GENEVA - United Nations investigators accused Syria on Monday of carrying out a massive "extermination" of detainees from its civilian population, alleging that it amounts to "a crime against humanity."
The investigation, compiled by the Independent International Commission of Inquiry on Syria, is based on interviews with more than 600 survivors and witnesses of prison life in Syria.
Investigators accused the Syrian government, armed opposition and terrorist groups of war crimes and crimes against humanity, saying the large-scale killings of Syrian combatants and civilians, including children, in secret detention centers run by these groups, occur with impunity.
Thousands held, 'disappeared'
The report strongly suggests that the government of President Bashar al-Assad is holding tens of thousands of detainees at any one time and that thousands more have "disappeared" after their arrests or gone missing after being abducted by armed groups.
The U.N. report accused Damascus of starving the detainees or leaving them to die with untreated wounds and disease. It said Assad's government has "engaged in the multiple commissions of crimes, amounting to a systematic and widespread attack against a civilian population."
Paulo Sergio Pinheiro, chairman of the independent commission, said people in government detention centers are subjected to violations on a massive scale. He said they live in unsanitary and overcrowded cells with little food and no medical care.
He said thousands have been beaten to death or died as a result of torture.
“State officials are aware that prison conditions often result in the death of detainees. ... They deliberately try to conceal the fact that these ... deaths are caused by deliberate acts or omissions by high-level superiors," Pinheiro said.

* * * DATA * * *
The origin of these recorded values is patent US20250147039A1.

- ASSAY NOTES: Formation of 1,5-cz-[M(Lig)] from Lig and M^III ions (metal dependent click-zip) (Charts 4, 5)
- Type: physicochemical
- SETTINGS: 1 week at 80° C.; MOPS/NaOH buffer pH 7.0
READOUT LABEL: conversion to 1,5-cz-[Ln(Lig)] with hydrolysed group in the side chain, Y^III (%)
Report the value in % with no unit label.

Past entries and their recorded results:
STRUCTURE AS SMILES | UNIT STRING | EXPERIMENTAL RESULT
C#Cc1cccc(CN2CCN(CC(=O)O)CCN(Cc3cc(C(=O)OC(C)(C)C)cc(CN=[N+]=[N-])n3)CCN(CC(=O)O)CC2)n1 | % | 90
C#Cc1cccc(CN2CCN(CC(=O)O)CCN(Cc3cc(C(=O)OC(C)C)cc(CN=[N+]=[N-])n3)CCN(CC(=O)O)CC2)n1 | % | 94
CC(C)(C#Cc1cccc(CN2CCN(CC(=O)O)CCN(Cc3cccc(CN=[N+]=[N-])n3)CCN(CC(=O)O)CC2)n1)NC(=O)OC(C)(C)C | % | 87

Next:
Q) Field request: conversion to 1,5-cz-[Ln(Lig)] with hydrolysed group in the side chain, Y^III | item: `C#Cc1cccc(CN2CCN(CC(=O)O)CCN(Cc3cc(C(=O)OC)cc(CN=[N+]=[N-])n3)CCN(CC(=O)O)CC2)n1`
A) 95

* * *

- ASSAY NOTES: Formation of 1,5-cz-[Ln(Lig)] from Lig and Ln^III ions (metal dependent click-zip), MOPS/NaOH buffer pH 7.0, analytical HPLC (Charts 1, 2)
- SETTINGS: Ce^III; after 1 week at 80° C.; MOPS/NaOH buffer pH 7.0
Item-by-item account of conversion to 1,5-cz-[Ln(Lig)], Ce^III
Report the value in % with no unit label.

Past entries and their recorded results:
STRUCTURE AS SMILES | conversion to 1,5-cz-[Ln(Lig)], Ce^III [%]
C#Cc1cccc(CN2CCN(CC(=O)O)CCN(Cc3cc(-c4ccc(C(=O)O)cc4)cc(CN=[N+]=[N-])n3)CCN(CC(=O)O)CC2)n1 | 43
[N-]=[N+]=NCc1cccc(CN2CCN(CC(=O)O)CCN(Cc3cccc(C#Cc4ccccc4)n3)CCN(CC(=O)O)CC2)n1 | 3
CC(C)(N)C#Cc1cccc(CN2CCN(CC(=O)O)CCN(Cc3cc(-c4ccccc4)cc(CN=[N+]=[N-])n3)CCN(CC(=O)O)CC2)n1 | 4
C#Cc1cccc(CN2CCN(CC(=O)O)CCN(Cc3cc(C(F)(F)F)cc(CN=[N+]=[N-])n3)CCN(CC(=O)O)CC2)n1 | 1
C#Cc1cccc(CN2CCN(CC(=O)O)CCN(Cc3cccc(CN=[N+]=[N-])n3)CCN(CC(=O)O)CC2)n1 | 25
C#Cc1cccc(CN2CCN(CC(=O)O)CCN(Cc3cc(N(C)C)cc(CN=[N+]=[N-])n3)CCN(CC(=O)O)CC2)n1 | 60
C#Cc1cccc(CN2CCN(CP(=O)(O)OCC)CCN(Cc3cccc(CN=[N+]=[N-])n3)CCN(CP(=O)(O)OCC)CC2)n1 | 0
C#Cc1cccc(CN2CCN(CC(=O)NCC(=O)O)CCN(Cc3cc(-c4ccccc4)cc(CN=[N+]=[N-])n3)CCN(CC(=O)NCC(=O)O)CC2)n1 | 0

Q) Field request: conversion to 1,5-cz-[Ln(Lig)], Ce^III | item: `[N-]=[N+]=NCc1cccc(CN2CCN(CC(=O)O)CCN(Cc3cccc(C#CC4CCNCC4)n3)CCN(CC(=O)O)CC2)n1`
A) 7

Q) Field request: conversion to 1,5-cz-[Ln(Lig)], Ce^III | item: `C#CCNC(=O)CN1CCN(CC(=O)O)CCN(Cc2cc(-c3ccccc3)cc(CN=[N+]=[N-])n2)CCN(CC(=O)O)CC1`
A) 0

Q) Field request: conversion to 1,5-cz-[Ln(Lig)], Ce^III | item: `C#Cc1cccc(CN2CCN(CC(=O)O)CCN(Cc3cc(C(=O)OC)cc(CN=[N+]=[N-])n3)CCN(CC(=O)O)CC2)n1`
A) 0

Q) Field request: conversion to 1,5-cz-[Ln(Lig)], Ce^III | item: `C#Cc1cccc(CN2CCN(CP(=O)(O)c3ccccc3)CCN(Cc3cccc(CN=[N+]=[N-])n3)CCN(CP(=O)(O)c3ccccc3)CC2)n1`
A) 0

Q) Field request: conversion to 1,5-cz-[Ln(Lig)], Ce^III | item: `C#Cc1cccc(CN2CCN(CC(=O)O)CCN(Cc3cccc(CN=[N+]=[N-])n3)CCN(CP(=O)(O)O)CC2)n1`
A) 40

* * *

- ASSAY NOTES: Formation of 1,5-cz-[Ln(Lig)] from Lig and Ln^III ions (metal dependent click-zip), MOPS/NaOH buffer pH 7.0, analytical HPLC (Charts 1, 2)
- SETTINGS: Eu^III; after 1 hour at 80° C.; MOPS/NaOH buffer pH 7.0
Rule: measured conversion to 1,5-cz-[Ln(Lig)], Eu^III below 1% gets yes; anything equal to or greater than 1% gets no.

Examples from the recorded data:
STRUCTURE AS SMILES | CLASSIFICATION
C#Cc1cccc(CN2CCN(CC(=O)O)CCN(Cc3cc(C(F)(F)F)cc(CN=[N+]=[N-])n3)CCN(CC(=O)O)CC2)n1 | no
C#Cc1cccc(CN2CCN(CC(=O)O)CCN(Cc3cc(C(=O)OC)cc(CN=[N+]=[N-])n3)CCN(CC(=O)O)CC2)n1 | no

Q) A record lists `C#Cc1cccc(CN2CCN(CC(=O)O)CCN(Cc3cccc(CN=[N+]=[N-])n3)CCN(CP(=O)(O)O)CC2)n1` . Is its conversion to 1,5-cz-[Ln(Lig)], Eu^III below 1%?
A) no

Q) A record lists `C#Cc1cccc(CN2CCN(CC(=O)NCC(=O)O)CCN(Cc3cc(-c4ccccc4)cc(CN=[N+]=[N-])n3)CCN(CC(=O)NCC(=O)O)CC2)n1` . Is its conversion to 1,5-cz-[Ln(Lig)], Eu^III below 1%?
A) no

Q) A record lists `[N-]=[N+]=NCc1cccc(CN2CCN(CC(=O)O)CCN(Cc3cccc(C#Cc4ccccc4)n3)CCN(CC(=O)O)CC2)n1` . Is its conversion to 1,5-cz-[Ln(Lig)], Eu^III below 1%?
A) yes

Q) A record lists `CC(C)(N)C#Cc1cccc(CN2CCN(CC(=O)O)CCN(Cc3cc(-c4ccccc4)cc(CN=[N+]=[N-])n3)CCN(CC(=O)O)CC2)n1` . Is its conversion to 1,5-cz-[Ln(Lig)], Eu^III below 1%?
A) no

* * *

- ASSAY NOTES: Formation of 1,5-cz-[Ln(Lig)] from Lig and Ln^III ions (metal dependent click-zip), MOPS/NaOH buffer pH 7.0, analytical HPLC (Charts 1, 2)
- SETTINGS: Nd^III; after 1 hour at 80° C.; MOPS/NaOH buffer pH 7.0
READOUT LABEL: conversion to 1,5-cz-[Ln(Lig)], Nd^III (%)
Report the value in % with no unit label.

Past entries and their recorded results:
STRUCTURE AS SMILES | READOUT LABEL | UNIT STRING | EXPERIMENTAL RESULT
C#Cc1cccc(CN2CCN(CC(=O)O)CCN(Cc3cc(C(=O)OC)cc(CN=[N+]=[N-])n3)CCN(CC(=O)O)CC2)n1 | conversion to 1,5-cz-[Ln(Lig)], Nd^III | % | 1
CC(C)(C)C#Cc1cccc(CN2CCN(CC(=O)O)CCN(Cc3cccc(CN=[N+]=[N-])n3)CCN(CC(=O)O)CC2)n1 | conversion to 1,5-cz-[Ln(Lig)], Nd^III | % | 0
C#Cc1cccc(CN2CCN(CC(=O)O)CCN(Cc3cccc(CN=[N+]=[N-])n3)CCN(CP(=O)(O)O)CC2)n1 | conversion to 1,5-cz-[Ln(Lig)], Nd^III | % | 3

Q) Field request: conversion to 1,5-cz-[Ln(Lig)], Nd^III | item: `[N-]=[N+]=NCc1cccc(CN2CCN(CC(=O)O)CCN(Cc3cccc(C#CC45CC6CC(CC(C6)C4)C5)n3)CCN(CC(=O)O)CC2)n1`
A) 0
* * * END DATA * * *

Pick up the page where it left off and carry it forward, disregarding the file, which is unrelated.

The report covered the period from March 2011 to November 2015 -- the first 4½ years of the ongoing Syrian civil war.
However, no side comes out untarnished in this conflict, which has claimed more than 250,000 lives. The report said anti-government armed groups and terrorists also hold prisoners under brutal conditions.
The report found the terrorist group Jabhat al-Nusra and some rebel organizations have committed war crimes of murder, cruel treatment and torture. It also accused the Islamic State group of subjecting detainees to serious abuses, including torture and summary execution, amounting to crimes against humanity and war crimes.
The U.N. investigators said they believed that "high-ranking officers" and other government officials knew of the deaths and of bodies being buried in mass graves.
The special inquiry into the Syrian treatment of its civilian population called for the U.N. Security Council to impose "targeted sanctions" against Syrian civilian and military officials complicit in the deaths and torture, but did not name them.
The investigators called for referral of the cases against the suspected war criminals to prosecutors at the International Criminal Court at The Hague in the Netherlands. Their names are being kept in a U.N. safe in Geneva.